Ondine at Sutro, 2015

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“I belong to the water.”


Ondine is a tragic love story between a mystical creature of the depths and a mortal man of hubris. A fable of the follies of love, Ondine is also an exploration of our human relationship with Nature. Worlds collide, the natural world flirts with the established social order and immortal powers plunge into the realm of mortals. Our story comes to life where the great western frontier at San Francisco’s Land’s End meets the ocean’s horizon.

Staged at Sutro Baths and Sutro Heights Park, we experience the great power and sense the timeless depths of the ocean as we wander amidst the eroded foundations of mansions and grand swimming pools. Audiences will move with the action of the play, exploring the park and taking in the expansive and breathtaking views of the great Pacific, while immersed in the enchanted realm of Ondine.

Ondine at Sutro

original play by Jean Giraudoux

translation by Maurice Valency

Co-Directed by Carly Cioffi & Ava Roy

Friday – Sunday, May 1 – June 14

4:30 – 7:30pm

Download PDF  Download the Ondine program guide

The Cast

The Cast

Ondine chorus/ Matho: Mikka Bonel
Eugenie / Judge: Jennie Brick
Ondine chorus/ Bird: Briana Dickonson
Courtier/ Scribner: Gabriel DeLeon
Ondine Ensemble/ Salammbo: Julie Douglas
The Horse/ Superintendent / Executioner : Dan Flapper
Ondine dancer: Mary Devi Hadsell
Ondine dancer: Claire Haider
Auguste / Judge: Jack Halton
Bertha: Elaine Ivy Harris
Ondine dancer: Angie Heile
Lord Chamberlain/ Fisherman: Nathaniel Justiniano
The King/ Walter: Nick Medina
The Old One/ The Illusionist : Olive Mitra
Ondine chorus/ The Dog: Areyla Moss-Maguire
Ondine chorus/ Venus/ Violante: Libby Oberlin
Ondine chorus/ Angelique: Becky Robinson-Leviton
Ondine: Ava Roy
Ondine dancer: Kaia Rose
Ritter Hans: Benjamin Stowe
Bertram : Eli Wirtschafter

The Musicians
Trumpet: Henry Hung
Trumpet: Aaron Priskorn
Saxophone: Charlie Gurke
Sousaphone: Eitan Spiegel
Trombone: Patrick Malabuyo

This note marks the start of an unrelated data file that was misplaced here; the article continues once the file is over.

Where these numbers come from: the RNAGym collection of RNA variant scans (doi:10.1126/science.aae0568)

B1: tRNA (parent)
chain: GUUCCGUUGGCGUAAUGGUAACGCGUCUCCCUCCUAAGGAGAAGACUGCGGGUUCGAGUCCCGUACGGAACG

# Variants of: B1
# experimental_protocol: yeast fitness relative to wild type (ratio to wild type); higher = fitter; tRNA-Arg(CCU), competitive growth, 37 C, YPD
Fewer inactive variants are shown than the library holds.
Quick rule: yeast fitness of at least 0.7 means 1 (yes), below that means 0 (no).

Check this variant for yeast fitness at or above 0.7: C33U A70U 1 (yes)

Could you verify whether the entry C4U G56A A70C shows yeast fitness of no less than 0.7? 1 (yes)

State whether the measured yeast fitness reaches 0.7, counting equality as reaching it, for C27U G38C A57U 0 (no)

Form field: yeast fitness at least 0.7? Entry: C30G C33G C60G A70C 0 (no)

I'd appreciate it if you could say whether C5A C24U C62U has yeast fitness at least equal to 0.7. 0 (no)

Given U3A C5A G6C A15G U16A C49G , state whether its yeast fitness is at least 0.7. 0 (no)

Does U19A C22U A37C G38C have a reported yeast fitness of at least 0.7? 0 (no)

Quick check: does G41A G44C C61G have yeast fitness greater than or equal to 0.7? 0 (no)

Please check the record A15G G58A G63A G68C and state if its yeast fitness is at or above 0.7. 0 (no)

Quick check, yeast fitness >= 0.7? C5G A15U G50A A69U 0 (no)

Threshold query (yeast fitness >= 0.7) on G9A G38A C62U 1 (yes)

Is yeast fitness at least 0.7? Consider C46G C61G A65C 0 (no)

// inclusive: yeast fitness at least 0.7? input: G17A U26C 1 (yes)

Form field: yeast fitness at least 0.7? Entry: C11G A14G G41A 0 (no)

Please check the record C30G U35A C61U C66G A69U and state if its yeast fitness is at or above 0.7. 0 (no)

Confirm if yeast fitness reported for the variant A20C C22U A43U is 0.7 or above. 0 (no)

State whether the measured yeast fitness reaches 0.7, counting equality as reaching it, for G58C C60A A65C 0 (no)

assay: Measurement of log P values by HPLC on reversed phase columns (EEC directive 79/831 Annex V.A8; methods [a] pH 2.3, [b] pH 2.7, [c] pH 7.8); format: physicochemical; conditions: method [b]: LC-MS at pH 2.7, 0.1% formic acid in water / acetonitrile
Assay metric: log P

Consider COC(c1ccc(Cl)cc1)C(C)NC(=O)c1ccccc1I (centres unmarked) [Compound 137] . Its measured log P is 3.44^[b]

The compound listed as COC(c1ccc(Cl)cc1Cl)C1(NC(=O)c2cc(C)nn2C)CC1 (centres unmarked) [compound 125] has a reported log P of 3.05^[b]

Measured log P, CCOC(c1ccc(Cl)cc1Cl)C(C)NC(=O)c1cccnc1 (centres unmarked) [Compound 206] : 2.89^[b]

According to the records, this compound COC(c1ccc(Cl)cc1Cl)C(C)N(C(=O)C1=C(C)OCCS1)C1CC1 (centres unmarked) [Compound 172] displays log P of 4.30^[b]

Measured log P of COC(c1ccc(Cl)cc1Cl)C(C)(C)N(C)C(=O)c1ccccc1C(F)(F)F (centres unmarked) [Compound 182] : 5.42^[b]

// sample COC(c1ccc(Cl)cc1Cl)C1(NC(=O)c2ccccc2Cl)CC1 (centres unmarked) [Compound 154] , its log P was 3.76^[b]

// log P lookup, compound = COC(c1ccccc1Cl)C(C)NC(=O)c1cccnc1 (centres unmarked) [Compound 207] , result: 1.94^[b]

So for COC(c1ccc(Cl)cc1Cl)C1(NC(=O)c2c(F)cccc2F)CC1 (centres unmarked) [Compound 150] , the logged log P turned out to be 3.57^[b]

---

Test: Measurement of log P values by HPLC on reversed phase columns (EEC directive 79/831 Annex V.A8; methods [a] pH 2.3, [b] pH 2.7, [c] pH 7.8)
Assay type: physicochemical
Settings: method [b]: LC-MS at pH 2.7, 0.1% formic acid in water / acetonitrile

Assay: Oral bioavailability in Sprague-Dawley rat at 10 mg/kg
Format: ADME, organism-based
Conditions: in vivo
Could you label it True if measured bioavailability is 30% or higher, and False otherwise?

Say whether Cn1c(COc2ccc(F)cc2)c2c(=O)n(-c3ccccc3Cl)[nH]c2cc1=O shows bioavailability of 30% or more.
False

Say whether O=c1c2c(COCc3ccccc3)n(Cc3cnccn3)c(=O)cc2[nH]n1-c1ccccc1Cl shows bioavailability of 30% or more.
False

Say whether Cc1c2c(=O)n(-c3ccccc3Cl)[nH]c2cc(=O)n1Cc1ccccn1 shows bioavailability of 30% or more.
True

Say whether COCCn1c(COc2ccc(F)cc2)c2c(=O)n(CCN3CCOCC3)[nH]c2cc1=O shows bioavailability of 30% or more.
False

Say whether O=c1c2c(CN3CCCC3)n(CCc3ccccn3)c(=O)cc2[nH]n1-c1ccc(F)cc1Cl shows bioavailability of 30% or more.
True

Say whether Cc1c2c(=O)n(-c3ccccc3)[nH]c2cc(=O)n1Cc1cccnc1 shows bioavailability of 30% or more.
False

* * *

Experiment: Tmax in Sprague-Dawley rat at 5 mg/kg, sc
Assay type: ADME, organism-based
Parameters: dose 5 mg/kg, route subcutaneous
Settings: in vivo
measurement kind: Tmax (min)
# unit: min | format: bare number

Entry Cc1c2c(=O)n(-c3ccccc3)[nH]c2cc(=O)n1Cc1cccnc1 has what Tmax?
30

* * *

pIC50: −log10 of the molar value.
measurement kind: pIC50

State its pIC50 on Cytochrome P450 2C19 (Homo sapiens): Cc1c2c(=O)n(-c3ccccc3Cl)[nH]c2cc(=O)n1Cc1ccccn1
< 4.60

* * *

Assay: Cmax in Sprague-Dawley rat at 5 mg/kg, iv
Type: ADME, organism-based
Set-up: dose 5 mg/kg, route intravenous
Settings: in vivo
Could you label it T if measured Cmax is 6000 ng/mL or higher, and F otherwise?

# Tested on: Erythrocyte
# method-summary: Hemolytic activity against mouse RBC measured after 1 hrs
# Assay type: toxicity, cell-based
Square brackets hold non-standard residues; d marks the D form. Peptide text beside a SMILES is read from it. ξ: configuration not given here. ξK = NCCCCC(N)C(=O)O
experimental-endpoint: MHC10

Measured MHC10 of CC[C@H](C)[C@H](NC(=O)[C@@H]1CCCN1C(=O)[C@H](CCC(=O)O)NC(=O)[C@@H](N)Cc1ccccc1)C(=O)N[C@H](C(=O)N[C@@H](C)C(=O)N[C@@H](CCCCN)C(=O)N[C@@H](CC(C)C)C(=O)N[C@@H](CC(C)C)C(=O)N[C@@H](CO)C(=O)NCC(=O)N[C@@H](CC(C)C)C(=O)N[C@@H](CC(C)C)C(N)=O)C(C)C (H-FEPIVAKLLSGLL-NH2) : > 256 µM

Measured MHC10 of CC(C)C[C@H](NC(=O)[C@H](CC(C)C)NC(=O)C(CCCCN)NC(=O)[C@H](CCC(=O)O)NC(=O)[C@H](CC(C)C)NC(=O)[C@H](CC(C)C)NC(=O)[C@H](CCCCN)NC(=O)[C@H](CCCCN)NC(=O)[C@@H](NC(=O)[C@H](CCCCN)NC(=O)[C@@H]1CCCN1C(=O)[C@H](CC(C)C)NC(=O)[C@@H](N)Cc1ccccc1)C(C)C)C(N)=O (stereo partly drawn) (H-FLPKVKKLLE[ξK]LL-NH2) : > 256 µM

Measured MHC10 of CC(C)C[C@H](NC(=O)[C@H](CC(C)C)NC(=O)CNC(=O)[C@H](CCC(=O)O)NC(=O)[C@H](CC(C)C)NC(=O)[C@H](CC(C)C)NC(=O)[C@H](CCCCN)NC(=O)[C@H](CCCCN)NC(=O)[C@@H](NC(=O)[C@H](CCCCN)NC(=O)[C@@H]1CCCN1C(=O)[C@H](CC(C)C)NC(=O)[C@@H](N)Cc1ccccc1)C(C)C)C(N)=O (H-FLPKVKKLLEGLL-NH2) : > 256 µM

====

Violin: Eli Wirtschafter


Production Team

Production Team:

Co-Directors: Carly Cioffi & Ava Roy

Co-Producers: Lauren D. Chavez & Ava Roy

Production Manager: Amy Marie Haven

Music Director: Charles Gurke

Movement Director: Lauren D. Chavez

Visual Arts Director: Patrick Gillespie

House Manager: Lauren Matley

Stage Manager: Britt Lauer

Costume Designer: Brooke Jennings

Dramaturg: Gabriel DeLeon

Photographers: Lauren Matley, Jim Norrena, Miller Oberlin

The Play

The Play

At first glance Ondine reads as a fable, a fairy tale full of enchantment and wonder. Yet at its core, this simple fable is an allegorical exploration of man’s relationship with the natural world. It encompasses a  breadth and variety of exquisitely expressed human relationships. We can clearly recognize the players – their petty impulses and deep desires are at once familiar. We can just as easily relate to the dynamics of the social order, despite the fact the play is set in a world of kings and knights and magical creatures that spring from the depths of the rivers and lakes.

Ondine is a class drama where the marriage of people from different worlds is fraught and leads inevitably to tragedy. It is a profoundly moving love story and we are carried to the realm of the sublime through the power and purity of this love. Ondine (the naiad) is love incarnate; the heart of the tragedy is revealed through Hans (the knight)’s inability to receive and withstand the force of this love. He is incapable of absorbing the revelations of nature that Ondine offers, just as he is unequal to the love of this immortal. Though we may dislike any comparison between Hans and ourselves, it is nonetheless hard to avoid the warning – we may dream of a love that makes life a paradise, but could we survive the reality? We may imagine a better and purer world, but can we relinquish our attachments to create it? Can we ever escape our own inner destructive forces?